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Ross KS, Carter HB, Pearson JD, Guess HA. Comparative Efficiency of Prostate-Specific Antigen Screening Strategies for Prostate Cancer Detection. JAMA. 2000;284(11):1399–1405. doi:https://doi.org/10.1001/jama.284.11.1399
Author Affiliations: Department of Epidemiology, University of North Carolina at Chapel Hill (Mr Ross and Dr Guess); Department of Urology, The Johns Hopkins University School of Medicine, James Buchanan Brady Urological Institute, Johns Hopkins Hospital, Baltimore, Md (Drs Carter and Pearson); and Department of Epidemiology, Merck Research Laboratories, Blue Bell, Pa (Drs Pearson and Guess).
Context Despite widespread use of serum prostate-specific antigen (PSA) testing
to detect prostate cancer, the relative effectiveness of different PSA screening
strategies is unknown.
Objective To compare prostate cancer mortality, PSA testing rates, and biopsy
rates using various PSA screening strategies, including the standard strategy
of annually testing men aged 50 through 75 years.
Design and Setting A Monte-Carlo simulation based on a Markov model was used to simulate
the natural history of prostate cancer using different starting ages, testing
intervals, and PSA thresholds for prostate biopsy. Age-specific PSA levels
and prostate biopsy detection probabilities were determined from population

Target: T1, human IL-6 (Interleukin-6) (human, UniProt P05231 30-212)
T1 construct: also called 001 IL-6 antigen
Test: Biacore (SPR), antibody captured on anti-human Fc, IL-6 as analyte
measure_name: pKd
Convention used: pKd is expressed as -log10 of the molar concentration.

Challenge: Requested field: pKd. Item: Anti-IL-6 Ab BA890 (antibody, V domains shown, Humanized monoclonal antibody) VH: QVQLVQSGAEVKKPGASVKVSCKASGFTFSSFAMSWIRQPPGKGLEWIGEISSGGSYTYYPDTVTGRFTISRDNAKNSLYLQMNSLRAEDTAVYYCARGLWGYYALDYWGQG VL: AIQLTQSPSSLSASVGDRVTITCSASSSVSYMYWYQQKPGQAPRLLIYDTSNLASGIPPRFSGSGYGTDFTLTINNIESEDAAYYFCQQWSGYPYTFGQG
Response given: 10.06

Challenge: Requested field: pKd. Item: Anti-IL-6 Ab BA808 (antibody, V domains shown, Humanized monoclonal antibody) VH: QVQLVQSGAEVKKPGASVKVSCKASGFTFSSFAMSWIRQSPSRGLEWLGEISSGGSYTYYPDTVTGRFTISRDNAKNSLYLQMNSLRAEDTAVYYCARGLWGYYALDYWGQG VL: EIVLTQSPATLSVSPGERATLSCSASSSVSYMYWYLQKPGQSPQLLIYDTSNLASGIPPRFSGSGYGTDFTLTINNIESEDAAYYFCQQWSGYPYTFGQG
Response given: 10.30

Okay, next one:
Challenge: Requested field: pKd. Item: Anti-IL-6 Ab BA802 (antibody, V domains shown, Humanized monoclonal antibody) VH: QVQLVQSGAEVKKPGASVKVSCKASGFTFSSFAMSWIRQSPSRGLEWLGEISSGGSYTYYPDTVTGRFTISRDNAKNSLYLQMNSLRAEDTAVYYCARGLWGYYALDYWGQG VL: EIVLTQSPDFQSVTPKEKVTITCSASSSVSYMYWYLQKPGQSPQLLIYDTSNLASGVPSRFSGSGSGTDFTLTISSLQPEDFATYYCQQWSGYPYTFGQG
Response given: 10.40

data and surgical series.
Main Outcome Measures Numbers of prevented prostate cancer deaths, PSA tests, and prostate
biopsies per 1000 men aged 40 through 80 years, compared among 7 different
strategies vs no screening.
Results Compared with annual PSA testing beginning at age 50 years, the strategy
of PSA testing at ages 40 and 45 years followed by biennial testing beginning
at age 50 years was estimated to simultaneously reduce prostate cancer mortality
and number of PSA tests and biopsies performed per 1000 men. Specifically,
compared with no screening, the standard strategy prevents 3.2 deaths, with
an additional 10,500 PSA tests and 600 prostate biopsies, while the earlier
but less frequent strategy prevents 3.3 deaths, with an additional 7500 PSA
tests and 450 prostate biopsies. Strategies that lowered the PSA threshold
for prostate biopsy to below 4.0 ng/mL or strategies that used age-specific
PSA levels were not more efficient than use of a PSA threshold of 4.0 ng/mL.
These 2 findings remained true under all sensitivity analyses performed to
test assumptions of the model.
Conclusion Recognizing that the efficacy of PSA screening is unproved, the standard
strategy of annual PSA screening beginning at age 50 years appears to be less
effective and more resource intensive compared with a strategy that begins
earlier but screens biennially instead of annually.
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